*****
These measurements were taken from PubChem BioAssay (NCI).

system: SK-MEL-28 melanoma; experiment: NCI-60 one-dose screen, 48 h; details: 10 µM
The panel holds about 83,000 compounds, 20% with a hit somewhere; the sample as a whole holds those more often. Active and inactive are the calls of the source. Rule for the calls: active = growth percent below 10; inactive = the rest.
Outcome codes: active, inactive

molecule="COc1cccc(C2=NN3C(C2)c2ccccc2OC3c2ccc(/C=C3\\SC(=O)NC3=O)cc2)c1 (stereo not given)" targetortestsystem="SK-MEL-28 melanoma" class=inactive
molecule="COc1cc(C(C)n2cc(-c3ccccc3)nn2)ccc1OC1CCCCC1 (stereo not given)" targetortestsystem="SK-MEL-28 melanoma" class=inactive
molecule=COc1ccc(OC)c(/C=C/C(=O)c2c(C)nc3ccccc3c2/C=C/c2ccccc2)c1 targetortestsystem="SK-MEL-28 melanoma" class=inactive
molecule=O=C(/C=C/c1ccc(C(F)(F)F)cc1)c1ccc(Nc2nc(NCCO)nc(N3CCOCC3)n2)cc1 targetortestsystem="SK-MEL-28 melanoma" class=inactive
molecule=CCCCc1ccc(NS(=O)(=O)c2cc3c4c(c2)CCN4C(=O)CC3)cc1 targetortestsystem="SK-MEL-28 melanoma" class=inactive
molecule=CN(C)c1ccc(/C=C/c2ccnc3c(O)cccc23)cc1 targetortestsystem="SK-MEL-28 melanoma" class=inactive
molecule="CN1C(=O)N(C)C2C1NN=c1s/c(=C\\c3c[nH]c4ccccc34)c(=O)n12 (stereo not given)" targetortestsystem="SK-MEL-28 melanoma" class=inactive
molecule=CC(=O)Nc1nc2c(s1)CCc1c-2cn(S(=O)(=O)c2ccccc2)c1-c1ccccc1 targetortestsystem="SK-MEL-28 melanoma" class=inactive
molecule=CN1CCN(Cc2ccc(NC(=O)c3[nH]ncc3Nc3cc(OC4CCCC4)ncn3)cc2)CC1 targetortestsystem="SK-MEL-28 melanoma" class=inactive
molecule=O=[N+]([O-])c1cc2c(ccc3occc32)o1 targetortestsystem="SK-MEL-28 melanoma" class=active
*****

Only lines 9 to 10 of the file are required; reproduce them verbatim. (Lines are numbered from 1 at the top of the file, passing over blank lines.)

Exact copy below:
molecule=CCCCc1ccc(NS(=O)(=O)c2cc3c4c(c2)CCN4C(=O)CC3)cc1 targetortestsystem="SK-MEL-28 melanoma" class=inactive
molecule=CN(C)c1ccc(/C=C/c2ccnc3c(O)cccc23)cc1 targetortestsystem="SK-MEL-28 melanoma" class=inactive